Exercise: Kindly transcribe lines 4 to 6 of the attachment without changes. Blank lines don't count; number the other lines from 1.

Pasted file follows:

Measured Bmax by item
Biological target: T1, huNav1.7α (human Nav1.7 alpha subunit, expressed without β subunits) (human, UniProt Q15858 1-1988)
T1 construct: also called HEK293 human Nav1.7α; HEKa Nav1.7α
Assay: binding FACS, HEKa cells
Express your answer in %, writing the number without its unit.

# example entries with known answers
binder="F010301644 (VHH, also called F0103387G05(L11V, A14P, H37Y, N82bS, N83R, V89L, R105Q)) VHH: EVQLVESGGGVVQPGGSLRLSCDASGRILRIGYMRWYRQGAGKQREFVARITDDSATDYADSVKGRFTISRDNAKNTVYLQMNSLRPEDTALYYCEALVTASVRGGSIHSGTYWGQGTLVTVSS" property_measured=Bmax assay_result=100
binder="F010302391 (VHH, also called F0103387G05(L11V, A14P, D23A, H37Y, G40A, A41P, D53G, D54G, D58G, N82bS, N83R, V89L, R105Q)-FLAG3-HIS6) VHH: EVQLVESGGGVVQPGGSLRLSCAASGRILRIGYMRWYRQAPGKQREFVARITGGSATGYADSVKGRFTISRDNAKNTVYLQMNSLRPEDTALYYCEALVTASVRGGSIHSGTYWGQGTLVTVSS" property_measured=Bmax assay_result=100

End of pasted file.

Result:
Assay: binding FACS, HEKa cells
Express your answer in %, writing the number without its unit.

# example entries with known answers